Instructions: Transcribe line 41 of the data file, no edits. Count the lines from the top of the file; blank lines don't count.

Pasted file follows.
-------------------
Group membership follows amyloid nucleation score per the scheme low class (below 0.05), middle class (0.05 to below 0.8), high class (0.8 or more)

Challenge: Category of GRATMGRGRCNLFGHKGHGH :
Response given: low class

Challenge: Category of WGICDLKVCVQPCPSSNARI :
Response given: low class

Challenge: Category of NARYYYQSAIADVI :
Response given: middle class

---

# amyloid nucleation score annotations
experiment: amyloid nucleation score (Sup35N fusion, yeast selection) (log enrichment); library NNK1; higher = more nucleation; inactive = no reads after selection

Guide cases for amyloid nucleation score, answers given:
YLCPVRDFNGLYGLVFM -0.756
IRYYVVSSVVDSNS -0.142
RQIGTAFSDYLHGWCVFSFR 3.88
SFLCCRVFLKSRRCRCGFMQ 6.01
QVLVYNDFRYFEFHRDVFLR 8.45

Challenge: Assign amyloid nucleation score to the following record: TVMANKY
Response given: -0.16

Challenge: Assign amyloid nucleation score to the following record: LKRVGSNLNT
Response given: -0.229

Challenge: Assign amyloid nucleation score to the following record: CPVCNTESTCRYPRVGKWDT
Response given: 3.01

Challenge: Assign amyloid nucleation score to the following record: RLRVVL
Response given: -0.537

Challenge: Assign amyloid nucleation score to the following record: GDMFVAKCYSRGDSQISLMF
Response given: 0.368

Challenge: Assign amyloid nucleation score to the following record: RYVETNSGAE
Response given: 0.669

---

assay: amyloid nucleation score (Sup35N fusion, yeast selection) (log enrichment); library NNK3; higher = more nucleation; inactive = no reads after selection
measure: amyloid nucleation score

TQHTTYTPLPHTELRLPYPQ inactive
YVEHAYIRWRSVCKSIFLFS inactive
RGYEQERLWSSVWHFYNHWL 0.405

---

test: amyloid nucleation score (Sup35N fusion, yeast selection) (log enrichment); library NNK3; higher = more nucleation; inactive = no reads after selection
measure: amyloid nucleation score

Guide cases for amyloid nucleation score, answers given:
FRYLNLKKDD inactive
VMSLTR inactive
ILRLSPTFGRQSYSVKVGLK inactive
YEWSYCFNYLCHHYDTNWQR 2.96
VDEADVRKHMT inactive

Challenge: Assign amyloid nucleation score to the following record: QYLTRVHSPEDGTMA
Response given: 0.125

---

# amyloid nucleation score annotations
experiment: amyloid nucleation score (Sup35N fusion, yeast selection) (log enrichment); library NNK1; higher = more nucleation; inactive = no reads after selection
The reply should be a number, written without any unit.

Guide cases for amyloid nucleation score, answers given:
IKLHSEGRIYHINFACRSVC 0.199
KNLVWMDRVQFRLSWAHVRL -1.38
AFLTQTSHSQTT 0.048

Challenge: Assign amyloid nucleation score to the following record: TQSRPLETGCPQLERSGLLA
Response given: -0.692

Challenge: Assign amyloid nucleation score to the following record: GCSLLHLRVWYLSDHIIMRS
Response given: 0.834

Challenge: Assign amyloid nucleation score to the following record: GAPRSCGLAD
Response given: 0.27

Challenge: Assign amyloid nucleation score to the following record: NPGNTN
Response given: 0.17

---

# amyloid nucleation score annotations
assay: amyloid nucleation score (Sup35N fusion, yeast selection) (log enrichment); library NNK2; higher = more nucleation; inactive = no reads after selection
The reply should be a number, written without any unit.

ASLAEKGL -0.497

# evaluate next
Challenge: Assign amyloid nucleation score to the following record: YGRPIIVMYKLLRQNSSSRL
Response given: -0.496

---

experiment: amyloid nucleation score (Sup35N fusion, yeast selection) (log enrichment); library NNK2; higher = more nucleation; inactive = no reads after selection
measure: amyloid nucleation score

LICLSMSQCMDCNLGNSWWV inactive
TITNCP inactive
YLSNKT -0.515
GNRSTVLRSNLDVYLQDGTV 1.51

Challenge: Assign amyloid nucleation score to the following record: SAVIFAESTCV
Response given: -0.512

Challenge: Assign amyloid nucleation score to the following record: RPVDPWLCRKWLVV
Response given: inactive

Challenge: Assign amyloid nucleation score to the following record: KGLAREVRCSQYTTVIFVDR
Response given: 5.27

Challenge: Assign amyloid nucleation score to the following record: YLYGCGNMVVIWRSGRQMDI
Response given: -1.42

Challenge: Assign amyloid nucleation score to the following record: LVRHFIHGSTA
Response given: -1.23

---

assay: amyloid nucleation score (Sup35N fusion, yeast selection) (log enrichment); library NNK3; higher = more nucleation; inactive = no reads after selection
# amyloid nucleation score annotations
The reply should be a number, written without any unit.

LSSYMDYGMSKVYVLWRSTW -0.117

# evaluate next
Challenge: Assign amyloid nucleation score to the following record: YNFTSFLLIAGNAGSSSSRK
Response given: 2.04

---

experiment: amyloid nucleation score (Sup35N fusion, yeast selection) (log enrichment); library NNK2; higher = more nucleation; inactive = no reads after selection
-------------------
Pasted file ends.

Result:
ILRLSPTFGRQSYSVKVGLK inactive